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American Linguist, Philosopher and Political Commentator
Noam Avram Chomsky, who was born Dec. 7, 1928, in Philadelphia, Penn., is considered to be an American linguist and philosopher and is credited with developing the theory of transformational grammar, which is a study on how a person learns to understand forms of grammar and how that learning process and resulting language is taken into and processed in their brain. This is what John Grinder
studied and is in part what forms the back bone of NLP
Chomsky has a Ph.D. in linguistics from the University of Pennsylvania that he earned in 1955 and he also was an institute professor of Linguistics at the Massachusetts Institute of Technology for more than 50 years. Chomsky has received many honorary degrees from universities worldwide.
Famous for his work and views in several areas
Chomsky has gotten many accolades for his work worldwide in the fields of linguistics, philosophy, and social/political theory. He is also a well-known author, who has worked not only in transformational grammar, but also in epistemology, which is heavily taught within NLP and it studies the makeup of knowledge, including its presuppositions and backgrounds, and how valid it is.
Chomsky is well-known for his social and political writing examples in which he is often extremely critical of the foreign and domestic policies in the U.S. This was in part what got him the title of being an activist, as well as his beliefs and identification with socialism and anarchism.
For example, he is famous for opposing the Vietnam war, which is shown in the 1967 publishing of an essay he wrote, "The Responsibility of Intellectuals" in The New York Review of Books. He has also made it clear in many other publications of his opposition to the Iraqi war, as well as his beliefs that the actions of 9/11 were due to part to some of the U.S. government’s previous action, which he brought out in a book called “9-11” in 2002.
Many Chomsky Writings Are Well Known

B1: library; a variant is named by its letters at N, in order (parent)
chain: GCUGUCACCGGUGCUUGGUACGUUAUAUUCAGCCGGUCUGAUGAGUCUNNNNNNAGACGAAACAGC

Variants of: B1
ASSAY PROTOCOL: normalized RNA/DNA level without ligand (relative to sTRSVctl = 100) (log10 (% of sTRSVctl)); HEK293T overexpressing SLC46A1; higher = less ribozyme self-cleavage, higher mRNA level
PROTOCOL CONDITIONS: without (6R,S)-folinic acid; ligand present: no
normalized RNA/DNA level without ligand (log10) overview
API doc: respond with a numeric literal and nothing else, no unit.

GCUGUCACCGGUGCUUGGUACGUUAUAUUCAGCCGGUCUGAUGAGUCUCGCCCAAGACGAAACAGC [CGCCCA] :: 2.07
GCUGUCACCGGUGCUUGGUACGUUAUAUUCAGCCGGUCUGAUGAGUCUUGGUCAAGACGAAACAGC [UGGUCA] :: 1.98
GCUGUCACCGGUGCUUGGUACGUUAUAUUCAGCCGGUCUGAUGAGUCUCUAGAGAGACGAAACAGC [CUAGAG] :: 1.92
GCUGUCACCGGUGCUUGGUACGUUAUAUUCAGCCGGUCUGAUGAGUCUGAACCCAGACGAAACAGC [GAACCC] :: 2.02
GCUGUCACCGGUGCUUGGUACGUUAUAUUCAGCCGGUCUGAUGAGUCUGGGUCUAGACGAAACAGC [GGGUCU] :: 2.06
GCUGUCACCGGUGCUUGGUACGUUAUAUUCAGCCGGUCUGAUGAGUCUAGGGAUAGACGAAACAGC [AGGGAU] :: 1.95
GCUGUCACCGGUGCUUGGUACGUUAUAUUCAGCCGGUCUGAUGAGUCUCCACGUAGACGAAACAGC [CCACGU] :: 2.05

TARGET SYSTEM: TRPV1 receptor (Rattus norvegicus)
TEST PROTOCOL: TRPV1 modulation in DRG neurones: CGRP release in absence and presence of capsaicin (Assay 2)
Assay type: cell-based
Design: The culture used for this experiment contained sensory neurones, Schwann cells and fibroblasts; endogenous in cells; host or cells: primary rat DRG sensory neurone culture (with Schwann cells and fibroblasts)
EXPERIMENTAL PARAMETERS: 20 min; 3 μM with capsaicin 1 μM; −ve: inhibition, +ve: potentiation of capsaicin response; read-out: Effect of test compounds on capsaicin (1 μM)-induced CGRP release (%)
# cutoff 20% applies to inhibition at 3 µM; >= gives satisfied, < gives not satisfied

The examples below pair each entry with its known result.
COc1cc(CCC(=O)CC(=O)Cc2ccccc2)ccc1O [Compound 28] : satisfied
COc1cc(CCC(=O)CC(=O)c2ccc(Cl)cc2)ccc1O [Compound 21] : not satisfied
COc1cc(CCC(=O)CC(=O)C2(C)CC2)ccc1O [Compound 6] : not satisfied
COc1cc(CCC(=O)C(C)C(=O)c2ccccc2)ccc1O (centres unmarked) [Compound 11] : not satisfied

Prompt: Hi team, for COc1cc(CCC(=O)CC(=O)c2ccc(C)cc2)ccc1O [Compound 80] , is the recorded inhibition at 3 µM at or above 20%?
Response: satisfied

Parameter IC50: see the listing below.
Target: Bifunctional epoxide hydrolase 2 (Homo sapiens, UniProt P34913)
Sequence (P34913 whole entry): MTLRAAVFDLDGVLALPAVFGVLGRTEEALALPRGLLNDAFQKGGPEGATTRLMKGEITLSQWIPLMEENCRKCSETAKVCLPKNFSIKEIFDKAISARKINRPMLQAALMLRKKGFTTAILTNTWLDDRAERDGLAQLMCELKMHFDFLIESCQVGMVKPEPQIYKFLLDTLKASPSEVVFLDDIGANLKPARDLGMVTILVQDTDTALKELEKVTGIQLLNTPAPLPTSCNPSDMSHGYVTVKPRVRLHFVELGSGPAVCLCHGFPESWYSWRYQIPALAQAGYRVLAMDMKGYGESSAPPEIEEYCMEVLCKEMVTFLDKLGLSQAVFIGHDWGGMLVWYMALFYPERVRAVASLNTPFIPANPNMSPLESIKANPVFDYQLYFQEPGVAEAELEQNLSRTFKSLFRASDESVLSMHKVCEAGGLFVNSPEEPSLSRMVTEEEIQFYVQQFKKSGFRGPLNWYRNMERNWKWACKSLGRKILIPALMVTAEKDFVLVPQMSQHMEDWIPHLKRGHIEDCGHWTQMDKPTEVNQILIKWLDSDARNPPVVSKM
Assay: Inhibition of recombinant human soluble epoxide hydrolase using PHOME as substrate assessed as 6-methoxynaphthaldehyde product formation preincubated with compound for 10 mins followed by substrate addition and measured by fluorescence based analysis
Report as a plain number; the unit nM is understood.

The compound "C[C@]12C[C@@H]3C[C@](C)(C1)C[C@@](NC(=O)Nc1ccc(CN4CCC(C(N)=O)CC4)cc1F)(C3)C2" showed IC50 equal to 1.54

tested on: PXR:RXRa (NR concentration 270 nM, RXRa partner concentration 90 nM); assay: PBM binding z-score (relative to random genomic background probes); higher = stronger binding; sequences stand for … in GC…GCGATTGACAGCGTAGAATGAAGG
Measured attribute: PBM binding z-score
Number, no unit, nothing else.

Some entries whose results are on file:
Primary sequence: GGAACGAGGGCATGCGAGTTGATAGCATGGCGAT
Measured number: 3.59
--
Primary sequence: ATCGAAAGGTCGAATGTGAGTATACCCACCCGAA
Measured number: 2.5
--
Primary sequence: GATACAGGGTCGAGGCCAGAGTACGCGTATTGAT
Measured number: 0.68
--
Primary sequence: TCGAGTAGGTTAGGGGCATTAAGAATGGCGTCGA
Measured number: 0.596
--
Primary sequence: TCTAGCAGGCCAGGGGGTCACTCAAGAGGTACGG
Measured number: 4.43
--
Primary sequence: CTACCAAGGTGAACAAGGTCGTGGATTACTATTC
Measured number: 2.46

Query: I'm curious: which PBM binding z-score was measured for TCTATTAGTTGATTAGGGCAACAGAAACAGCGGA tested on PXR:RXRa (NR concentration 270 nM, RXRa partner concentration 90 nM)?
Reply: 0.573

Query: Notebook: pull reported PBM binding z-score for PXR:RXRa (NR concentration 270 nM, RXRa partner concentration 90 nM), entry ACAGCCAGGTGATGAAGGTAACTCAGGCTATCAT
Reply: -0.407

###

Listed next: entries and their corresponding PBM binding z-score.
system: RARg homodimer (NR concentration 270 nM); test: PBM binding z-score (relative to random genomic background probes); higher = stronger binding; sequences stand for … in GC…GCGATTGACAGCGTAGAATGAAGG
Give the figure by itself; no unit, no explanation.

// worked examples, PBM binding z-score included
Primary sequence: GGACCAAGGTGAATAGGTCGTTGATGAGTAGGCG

One such writing example that features this is, “Manufacturing Consent: The Political Economy of the Mass Media,” which was written in 1988 along with Edward S. Herman. Another example, Chomsky on Anarchism,” published in 2006, is just one of his writings that shows his anarchist views. These views often put him on hate lists and he has even gotten death threats due to his critic of U.S. foreign policy. One such death threat came from the famous Unabomber, Theodore Kacyznski, as he was supposedly one of his targets.
Chomsky is credited with the distinction of being cited as a source in papers, books or other writings more than any other scholar still alive, and is the 8th most cited source ever. He has, in fact, wrote more than 100 books of his own.
Contributions to linguistics
Chomsky has brought much to the field of linguistics. His book, Syntactic Structures that was written in 1955 was the first to challenge what was then the very structure of linguists and instead suggested what he called transformational grammar. He is noted for his thoughts that the “modeling knowledge of language using a formal grammar accounts for the "productivity" or "creativity" of language.”
Some of Chomsky’s studies have had major influences on how fellow researchers viewed the way children learn languages. Chomsky also implied that children only had to learn certain features of whatever their native languages were and called this universal grammar. This has something to do with the speed in which children seem to grasp language and he believed there was a gap between this, the stimuli the children were exposed to and how they could pick language up so well despite that gap.
These theories are still being debated in some linguistic and grammar circles, by his fellow researchers and by many branches of grammatical and linguistic studies which have been developed due to his beginning research.
Contributions to psychology
Chomsky has also done much work that applies to the field psychology since the form of linguistics he works in has links to cognitive psychology and NLP. This goes along with his views on universal grammar since it was seen as a challenge to how the established theories of language thought children learned it. One example of his views on this was printed in 1959, entitled, “B.F. Skinner’s Verbal Behavior,” which sparked many future controversies on the subject.
Influence in other fields
It is believed that much of Chomsky’s writings have influenced other fields such as computer science since it can be linked to formal languages, or the fields of mathematics and evolutionary psychology for some of his other beliefs and writings.
Chomsky is the son of William Chomsky, a noted professor of Hebrew at Gratz College and IWW (Industrial Workers of the World) member and Elsie Chomsky. He married fellow linguist Carol Schatz in 1949 and they were married for 59 years until she died of cancer in 2008. The couple have two daughters, Aviva (born in 1957) and Diane (born in 1960), as well as one son, Harry (born in 1967). Currently Chomsky lives in Lexington, Mass. He still travels and gives political and other lectures.